This guide is intended to highlight the suspicious file named “Ndisuio.sys” that appears to control the 802.11 Wi-Fi interface on most Windows XP computer systems. It has come to my attention that when this file is active, there is a significant amount of traffic over the Local Area Network. Upon disabling the file, the amount of network traffic was almost halved! Also, after researching this system service on various BBS and forums, a discovery was made that this file was sending packets of unknown information to websites such as “Verizon.com”, “Microsoft.com” and even “Comcast.com”. Why would this file need to be sending information about the usage of my system to these people? This system file is loaded on Windows boot but can be disabled. Read below to find out how you can disable one of Microsoft’s many “suspicious” files.

The first thing you will need to do in order to disable this rather “curious” file, is click on the “Start” button and then open “Control Panel”. Once you have opened “Control Panel”, click the “Classic View” hyperlink on the left-hand side of the page if you haven’t done so previously.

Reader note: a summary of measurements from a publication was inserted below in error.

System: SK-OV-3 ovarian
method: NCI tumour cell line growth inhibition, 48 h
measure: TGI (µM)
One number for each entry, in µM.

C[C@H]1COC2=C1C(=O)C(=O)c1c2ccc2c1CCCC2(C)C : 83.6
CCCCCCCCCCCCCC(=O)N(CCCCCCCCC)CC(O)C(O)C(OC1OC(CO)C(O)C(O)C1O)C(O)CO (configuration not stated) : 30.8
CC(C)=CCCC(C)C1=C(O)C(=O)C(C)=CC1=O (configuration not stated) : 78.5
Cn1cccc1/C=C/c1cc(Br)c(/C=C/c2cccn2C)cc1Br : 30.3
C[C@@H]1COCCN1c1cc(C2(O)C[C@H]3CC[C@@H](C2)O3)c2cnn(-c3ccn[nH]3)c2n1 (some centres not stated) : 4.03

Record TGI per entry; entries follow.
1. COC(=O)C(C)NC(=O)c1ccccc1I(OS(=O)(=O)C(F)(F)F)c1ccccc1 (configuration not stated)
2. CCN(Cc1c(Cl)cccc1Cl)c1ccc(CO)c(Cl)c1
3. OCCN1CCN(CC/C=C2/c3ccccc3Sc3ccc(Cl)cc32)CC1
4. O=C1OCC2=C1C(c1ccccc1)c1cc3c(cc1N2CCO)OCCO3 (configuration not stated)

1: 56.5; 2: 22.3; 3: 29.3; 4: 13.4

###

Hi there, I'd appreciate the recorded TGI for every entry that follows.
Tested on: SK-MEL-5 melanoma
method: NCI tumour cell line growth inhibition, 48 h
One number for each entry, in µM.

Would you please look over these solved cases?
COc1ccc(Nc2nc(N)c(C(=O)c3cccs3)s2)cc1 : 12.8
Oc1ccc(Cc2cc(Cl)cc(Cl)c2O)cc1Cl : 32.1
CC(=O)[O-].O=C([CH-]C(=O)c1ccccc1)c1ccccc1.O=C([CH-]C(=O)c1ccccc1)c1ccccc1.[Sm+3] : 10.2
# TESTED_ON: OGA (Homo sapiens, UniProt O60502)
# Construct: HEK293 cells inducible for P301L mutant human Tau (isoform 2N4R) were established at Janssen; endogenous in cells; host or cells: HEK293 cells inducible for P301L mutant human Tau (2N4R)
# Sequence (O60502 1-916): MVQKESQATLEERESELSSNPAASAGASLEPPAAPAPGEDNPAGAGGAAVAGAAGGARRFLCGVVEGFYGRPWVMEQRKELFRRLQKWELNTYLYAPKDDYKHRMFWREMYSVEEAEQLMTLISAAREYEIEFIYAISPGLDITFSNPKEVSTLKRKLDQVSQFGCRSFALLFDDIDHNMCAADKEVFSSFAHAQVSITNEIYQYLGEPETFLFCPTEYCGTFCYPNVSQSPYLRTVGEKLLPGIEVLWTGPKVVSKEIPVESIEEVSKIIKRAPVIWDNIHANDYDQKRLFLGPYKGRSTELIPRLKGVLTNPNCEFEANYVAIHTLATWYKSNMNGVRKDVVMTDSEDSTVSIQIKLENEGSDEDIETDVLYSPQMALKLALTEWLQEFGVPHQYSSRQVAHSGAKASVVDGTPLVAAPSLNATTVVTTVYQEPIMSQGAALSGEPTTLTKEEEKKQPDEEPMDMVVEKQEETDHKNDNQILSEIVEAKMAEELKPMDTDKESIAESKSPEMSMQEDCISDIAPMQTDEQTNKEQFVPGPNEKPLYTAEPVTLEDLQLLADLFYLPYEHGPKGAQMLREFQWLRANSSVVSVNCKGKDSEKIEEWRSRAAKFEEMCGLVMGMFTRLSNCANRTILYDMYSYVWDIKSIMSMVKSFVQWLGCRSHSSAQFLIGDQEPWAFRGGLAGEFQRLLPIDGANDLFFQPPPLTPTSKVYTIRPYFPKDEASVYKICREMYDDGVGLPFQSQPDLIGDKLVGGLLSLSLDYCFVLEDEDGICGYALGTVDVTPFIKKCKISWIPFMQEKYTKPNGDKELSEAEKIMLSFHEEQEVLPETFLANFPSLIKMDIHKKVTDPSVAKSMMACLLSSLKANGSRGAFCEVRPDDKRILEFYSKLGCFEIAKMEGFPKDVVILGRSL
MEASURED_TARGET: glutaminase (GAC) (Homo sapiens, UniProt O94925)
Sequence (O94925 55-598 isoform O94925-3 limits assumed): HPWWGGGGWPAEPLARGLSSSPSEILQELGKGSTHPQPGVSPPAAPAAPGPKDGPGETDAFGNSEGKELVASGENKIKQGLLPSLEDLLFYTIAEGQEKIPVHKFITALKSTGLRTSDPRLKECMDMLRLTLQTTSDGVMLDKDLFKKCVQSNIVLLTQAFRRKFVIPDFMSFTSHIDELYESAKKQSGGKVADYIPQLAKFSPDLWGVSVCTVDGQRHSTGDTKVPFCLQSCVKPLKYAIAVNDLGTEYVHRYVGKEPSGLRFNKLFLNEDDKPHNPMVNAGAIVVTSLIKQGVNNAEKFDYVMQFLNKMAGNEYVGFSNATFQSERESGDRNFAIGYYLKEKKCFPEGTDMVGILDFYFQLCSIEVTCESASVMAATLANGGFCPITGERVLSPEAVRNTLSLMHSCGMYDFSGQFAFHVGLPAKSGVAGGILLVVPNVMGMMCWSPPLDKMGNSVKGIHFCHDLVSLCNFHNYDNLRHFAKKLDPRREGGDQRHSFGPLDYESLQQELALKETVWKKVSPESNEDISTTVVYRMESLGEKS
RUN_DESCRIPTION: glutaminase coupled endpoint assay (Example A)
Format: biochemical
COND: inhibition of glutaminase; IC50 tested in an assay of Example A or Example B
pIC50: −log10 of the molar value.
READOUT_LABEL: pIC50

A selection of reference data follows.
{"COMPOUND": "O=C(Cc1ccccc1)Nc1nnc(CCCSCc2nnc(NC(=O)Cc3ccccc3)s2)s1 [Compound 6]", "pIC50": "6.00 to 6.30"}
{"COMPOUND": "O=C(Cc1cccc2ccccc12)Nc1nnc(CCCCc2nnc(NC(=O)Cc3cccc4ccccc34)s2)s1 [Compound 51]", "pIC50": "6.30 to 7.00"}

Now, you will need to double-click the “Administrative Tools” icon and then select the “Services” shortcut. If you are not administrator then the following steps may not work, so be sure that you have administrator login details before proceeding. The Services Window should appear like so:

Finding the suspicious file 

 

Once you have accessed the “Services” shortcut and the “Services” window has opened you will need to scroll down to near the bottom of the list an find the text “Wireless Zero Configuration”. The text you need to find is highlighted in the image above.

 

You need to now double-click the “Wireless Zero Configuration” text to open the system process’s properties dialogue. The dialogue should look like this:

Wifi process dialogue window

 

All you need to do now is select “Disabled” from the drop-down box next to the text “Startup type:” and then click “Apply”. Once you have done this the final step is to click “OK”. You’re done, now whoever was at the other end listening will have a hard time listening now.

Be sure to send the link to this guide to everybody you know who uses their computer to store sensitive information, so that they to can avoid the rogues watching your activities. Enjoy your newfound Windows XP security knowledge.

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